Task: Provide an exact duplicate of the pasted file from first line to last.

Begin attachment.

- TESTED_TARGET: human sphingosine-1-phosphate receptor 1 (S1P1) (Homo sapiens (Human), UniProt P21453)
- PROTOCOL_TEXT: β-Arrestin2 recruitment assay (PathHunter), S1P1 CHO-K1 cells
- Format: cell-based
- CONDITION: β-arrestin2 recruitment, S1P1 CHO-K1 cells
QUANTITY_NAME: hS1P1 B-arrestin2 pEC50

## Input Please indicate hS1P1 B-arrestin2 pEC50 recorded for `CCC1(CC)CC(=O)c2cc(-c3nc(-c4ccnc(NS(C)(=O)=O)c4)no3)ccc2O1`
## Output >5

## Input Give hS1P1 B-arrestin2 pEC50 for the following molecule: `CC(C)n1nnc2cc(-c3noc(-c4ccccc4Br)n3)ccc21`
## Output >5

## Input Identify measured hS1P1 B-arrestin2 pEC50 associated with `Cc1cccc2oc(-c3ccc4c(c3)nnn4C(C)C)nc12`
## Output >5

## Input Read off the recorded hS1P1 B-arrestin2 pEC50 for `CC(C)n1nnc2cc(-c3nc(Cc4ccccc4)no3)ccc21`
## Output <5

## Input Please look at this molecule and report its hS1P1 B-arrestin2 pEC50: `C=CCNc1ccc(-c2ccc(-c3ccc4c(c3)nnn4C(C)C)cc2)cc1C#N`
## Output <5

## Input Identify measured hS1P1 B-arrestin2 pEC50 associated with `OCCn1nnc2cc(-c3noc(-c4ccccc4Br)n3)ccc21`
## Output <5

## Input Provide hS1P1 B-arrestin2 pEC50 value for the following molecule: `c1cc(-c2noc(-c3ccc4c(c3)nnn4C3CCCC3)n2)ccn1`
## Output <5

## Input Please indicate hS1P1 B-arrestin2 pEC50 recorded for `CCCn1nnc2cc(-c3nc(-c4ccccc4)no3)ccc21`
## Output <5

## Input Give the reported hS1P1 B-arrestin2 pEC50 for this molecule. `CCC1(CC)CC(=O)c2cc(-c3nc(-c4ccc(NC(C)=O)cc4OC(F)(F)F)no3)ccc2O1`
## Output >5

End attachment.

- TESTED_TARGET: human sphingosine-1-phosphate receptor 1 (S1P1) (Homo sapiens (Human), UniProt P21453)
- PROTOCOL_TEXT: β-Arrestin2 recruitment assay (PathHunter), S1P1 CHO-K1 cells
- Format: cell-based
- CONDITION: β-arrestin2 recruitment, S1P1 CHO-K1 cells
QUANTITY_NAME: hS1P1 B-arrestin2 pEC50

## Input Please indicate hS1P1 B-arrestin2 pEC50 recorded for `CCC1(CC)CC(=O)c2cc(-c3nc(-c4ccnc(NS(C)(=O)=O)c4)no3)ccc2O1`
## Output >5

## Input Give hS1P1 B-arrestin2 pEC50 for the following molecule: `CC(C)n1nnc2cc(-c3noc(-c4ccccc4Br)n3)ccc21`
## Output >5

## Input Identify measured hS1P1 B-arrestin2 pEC50 associated with `Cc1cccc2oc(-c3ccc4c(c3)nnn4C(C)C)nc12`
## Output >5

## Input Read off the recorded hS1P1 B-arrestin2 pEC50 for `CC(C)n1nnc2cc(-c3nc(Cc4ccccc4)no3)ccc21`
## Output <5

## Input Please look at this molecule and report its hS1P1 B-arrestin2 pEC50: `C=CCNc1ccc(-c2ccc(-c3ccc4c(c3)nnn4C(C)C)cc2)cc1C#N`
## Output <5

## Input Identify measured hS1P1 B-arrestin2 pEC50 associated with `OCCn1nnc2cc(-c3noc(-c4ccccc4Br)n3)ccc21`
## Output <5

## Input Provide hS1P1 B-arrestin2 pEC50 value for the following molecule: `c1cc(-c2noc(-c3ccc4c(c3)nnn4C3CCCC3)n2)ccn1`
## Output <5

## Input Please indicate hS1P1 B-arrestin2 pEC50 recorded for `CCCn1nnc2cc(-c3nc(-c4ccccc4)no3)ccc21`
## Output <5

## Input Give the reported hS1P1 B-arrestin2 pEC50 for this molecule. `CCC1(CC)CC(=O)c2cc(-c3nc(-c4ccc(NC(C)=O)cc4OC(F)(F)F)no3)ccc2O1`
## Output >5